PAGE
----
All posts tagged with Homo

To fish or not to fish

5 minute read

This summer I pointed to an article about the FwJj20 locality at Koobi Fora, which provides the earliest known evidence of systematic fish exploitation in th...

Polytypism and complexity

1 minute read

Adam Van Arsdale considers whether a “bushy”, speciose phylogeny is actually evidence of evolutionary “complexity”: “Linearity and simplicity in the fossil r...

Carnivores and early Homo

3 minute read

Ann Gibbons reports on a recent conference investigating the interaction of climate change and Plio-Pleistocene human evolution “Where’s the beef? Early huma...

Mailbag: The hominins of our discontent

1 minute read

Re: “Taxonomy on tap”, where I reminded readers about my lack of a principled reason to continue using “hominid” instead of “hominin”.

Sketchbook

less than 1 minute read

Today’s sketchbook:

Meet Homo habilis

less than 1 minute read

This station has several of the key cranial specimens of Homo habilis, together with Sts 5, the representative of Australopithecus africanus. The H. habilis ...

Aging juvenile fossil hominins

1 minute read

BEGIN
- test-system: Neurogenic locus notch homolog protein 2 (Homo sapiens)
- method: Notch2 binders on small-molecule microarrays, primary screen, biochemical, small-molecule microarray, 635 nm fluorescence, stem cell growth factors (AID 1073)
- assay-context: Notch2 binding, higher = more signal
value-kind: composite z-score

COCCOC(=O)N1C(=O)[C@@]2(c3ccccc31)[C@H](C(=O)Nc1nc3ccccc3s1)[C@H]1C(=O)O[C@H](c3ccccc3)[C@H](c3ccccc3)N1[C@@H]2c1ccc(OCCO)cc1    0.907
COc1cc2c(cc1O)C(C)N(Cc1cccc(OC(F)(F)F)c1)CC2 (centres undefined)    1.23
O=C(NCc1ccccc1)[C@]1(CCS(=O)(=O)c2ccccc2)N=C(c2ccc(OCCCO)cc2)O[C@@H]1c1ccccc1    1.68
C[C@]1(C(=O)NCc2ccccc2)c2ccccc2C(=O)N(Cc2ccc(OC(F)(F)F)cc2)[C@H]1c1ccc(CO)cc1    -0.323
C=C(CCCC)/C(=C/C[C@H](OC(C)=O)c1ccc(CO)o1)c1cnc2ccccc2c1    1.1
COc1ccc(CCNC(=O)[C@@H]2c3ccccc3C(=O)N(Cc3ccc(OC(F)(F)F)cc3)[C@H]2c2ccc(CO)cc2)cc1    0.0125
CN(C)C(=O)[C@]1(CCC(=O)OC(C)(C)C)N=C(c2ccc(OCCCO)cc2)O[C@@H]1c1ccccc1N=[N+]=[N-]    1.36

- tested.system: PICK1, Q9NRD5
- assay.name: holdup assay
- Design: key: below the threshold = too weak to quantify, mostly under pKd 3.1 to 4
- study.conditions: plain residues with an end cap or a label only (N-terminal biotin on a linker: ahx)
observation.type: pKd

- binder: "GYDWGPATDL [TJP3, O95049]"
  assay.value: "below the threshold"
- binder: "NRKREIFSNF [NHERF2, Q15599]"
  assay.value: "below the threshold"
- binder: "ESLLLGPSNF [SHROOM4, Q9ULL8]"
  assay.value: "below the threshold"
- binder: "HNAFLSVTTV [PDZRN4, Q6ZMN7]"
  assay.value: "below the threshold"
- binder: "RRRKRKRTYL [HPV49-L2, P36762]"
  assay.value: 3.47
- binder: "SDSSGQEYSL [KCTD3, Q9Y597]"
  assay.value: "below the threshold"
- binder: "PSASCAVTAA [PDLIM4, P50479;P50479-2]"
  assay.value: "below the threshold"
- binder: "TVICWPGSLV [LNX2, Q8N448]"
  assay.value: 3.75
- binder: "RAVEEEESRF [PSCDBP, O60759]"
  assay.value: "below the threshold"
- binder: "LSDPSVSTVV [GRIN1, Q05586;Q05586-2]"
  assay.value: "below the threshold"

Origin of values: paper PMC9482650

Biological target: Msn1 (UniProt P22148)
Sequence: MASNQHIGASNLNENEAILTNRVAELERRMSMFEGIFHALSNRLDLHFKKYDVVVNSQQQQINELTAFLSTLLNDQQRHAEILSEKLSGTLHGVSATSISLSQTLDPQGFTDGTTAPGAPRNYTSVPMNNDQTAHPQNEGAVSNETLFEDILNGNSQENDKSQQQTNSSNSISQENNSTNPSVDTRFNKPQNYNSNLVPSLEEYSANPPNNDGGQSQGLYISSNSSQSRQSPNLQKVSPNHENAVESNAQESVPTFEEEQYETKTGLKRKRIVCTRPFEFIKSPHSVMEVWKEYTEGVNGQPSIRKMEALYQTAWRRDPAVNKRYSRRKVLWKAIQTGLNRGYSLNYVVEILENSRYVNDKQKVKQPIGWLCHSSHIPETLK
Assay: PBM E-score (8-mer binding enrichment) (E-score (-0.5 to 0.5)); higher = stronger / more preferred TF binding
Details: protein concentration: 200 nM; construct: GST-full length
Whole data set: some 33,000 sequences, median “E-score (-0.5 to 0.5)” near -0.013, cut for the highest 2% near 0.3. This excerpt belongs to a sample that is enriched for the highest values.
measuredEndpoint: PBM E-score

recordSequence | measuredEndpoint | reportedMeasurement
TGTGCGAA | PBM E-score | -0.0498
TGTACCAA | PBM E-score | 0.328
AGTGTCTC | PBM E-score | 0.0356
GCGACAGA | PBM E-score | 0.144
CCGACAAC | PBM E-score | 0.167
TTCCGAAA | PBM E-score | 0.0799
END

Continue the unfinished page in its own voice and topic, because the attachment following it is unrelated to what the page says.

The fossil record is not made up only of adults. We have abundant skeletal evidence from juvenile individuals of a broad range of ages. At this station you w...

Mailbag: Probing hominin origins

2 minute read

This past year and half I have read and studied pre-history including most of the books, dvd's, on evolution, human origins, and all related subjects. I hav...

The Malapa Soft Tissue Project FAQ

8 minute read

These are a few of the questions that I think are essential to understand our aims with the project and how we expect it will unfold. The future depends on w...

Through the early Homo archives

1 minute read

I’ve enabled the search function for the site, which you’ll find at top right on each page of the site. The search index is still rebuilding, and as I write ...

Fishy story from Koobi Fora

7 minute read

I have to credit a reader for that headline, and for forwarding the paper. It’s another case of the infamous PNAS release policy. The press that came from th...